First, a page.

I DO have jitters! The big event is this weekend! I'll let you know how the photos turn out! Thanks again for all of your help!
 

Gold Member
Username: Project6

Post Number: 4117
Registered: Dec-03
Well Deirde, the wedding has come and gone. I hope that you had a great time and came out with a wonderful photographic experience.:-)
 

Bronze Member
Username: Jackkessler

Post Number: 12
Registered: Jun-05
Are Nikon AIS manual focus lenses superior in some way to Nikon autofocus D and G lenses? For instance the 35mm/f2 AIS manual focus lens costs a third more than the 35mm/f2 D autofocus lens. Why? Are there tests showing the AIS lenses are sharper or contrastier or better in some other way?
 

Gold Member
Username: Project6

Post Number: 4238
Registered: Dec-03
I haven't seen any tests verifying that AI-S lenses are sharper. It usually depends on how the lenses are made, much like the way the AF-S lenses are. The AI-S has 8 elements in 6 groups, the newer AF has 6 elements in 5 groups. Are you sure that the AI-S is more expensive?

As for comparing the 2, I preferred the 35mm AF. I think it is very sharp, and perhaps a tad sharper than my older AI-S.
 

Bronze Member
Username: Jackkessler

Post Number: 13
Registered: Jun-05
B&H Photovideo has the Nikon 35mm f/2 D autofocus lens for US $260, the Nikon 35mm f/2 AIS manual focus lens for US $360. AIS lenses seem to consistently be more expensive though requiring manual focus. I assume that is in part because they are often faster lenses. I thought it interesting that the just-released Nikon D-200 camera will meter with AIS lenses which my D-70 will not. NikonUSA.com has a separate section on their lenses page for AIS lenses so Nikon does not think they are obsolete models. Nobody ever says what the advantage is, but they are always out there being fast, expensive, and heavy. If they are noticeably better lenses than the D and G autofocus lenses then that is certainly something to consider about the D-200. If not, there is no real reason not to keep using my D-70 until I or it dies.
 

Gold Member
Username: Project6

Post Number: 4241
Registered: Dec-03
I certainly don't believe that the AI-S models are obsolete. I just don't see the reason why I should not use auto focus lenses specially with my eyes going bad:-) You already stated, they are fast and heavy, not something I would want to lug around, indeed they fill a special niche in the market. I have plenty of fast AI-S lenses that I use for my F3 cameras and I have not seen any stark difference in sharpness. I for one, will probably not use manual focus lenses anymore.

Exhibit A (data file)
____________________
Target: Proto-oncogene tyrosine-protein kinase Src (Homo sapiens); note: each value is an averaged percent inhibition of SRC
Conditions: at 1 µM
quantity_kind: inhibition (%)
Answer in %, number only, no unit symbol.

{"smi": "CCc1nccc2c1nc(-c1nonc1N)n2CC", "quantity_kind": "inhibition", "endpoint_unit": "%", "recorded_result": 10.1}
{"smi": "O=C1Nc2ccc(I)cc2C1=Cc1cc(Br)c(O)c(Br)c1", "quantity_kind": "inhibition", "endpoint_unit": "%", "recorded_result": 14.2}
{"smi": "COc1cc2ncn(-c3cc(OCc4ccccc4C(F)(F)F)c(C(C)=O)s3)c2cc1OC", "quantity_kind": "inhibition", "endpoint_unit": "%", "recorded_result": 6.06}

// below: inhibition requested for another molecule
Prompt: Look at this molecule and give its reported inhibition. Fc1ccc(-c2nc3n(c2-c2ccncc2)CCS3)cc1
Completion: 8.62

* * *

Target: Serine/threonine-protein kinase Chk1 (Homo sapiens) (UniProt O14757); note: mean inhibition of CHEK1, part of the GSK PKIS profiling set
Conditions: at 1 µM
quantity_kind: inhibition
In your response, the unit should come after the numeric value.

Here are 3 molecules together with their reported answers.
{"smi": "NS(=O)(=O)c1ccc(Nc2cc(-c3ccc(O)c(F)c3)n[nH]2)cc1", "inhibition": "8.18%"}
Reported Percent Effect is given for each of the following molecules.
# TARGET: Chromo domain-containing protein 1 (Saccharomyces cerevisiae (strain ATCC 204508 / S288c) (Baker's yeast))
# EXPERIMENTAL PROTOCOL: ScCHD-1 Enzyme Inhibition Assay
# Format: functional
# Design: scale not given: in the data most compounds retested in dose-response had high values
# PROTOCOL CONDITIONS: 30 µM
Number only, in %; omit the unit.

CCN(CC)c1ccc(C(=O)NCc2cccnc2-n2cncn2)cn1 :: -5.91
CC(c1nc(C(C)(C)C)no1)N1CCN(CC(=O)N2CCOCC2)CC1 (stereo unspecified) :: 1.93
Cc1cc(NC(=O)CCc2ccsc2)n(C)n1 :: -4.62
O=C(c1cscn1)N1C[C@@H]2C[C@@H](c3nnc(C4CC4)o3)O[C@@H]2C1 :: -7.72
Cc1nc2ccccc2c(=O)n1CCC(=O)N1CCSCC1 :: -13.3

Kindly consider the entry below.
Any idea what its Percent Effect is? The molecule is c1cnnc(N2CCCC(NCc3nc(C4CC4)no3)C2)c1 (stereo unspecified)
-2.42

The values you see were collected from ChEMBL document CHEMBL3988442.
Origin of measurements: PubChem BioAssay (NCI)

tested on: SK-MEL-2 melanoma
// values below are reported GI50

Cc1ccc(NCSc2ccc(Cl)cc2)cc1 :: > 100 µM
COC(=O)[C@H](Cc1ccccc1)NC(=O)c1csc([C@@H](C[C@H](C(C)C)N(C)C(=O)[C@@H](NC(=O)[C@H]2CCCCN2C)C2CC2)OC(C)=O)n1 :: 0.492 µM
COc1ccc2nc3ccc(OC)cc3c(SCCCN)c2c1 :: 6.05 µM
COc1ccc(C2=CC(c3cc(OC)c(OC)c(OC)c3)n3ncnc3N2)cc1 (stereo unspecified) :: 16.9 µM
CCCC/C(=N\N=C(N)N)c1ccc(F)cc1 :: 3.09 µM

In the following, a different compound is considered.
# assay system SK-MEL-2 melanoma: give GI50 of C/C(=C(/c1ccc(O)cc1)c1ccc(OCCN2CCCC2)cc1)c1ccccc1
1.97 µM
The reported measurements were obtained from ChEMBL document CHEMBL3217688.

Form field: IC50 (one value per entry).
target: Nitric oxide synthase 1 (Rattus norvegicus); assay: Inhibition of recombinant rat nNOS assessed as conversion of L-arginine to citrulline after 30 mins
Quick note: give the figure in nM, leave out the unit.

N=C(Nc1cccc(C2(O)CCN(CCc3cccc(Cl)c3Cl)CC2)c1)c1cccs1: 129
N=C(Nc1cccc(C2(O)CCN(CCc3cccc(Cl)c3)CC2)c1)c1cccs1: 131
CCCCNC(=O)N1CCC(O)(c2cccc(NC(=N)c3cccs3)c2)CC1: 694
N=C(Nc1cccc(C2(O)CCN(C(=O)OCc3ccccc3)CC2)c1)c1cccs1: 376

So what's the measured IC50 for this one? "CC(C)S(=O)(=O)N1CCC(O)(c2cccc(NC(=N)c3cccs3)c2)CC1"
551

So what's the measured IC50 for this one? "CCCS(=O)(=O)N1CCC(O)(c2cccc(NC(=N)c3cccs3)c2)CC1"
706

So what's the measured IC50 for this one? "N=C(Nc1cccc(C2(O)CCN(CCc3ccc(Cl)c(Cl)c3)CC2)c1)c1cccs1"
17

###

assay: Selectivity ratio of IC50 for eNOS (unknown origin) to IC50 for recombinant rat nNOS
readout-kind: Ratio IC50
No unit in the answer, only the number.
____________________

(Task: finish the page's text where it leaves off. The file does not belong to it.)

I have placed an order for the d-200, but I certainly will not use my manual lenses for it, regardless of metering capabilities. My D70 will be relegated to back up.

 

Bronze Member
Username: Boston_spl

Highland, CA United States

Post Number: 90
Registered: Nov-08
Agreed.
 

New member
Username: Tinanicole

Post Number: 1
Registered: May-10
I also have a 70 - 300 zoom along w/ the Nikon lens that came w/ the D70. Thanks for any input. Rebates on both expire tommorrow!

http://www.squidoo.com/massagemania
 

Gold Member
Username: Magfan

USA

Post Number: 1192
Registered: Oct-07
For Weddings I ALWAYS bring my 50mm 1.8 Canon. It allows quite a bit easier hand holding and you can skip the flash. Great during the ceremony to minimize disturbance.
The Nikon 17->55 looks terrific.
Is the CF on Nikon 1.5? That'd make it about 26mm in '35mm' speak.
I use a Canon 20->35 on my 1.3 CF EOS 1D/II and MOSTLY the 24->105 f4. This is a great all-arounder.
For Macro? And Serious Macro at that, you can't beat the 90mm Tamron. Focus to 1:1 and is also a terrific, quick portrait lens.
 

New member
Username: Jim1987

Post Number: 6
Registered: May-11
I think you should check your lens setting.Always set it at lower f stop no.Check your manual.Some times all cameras do not support with all lenses.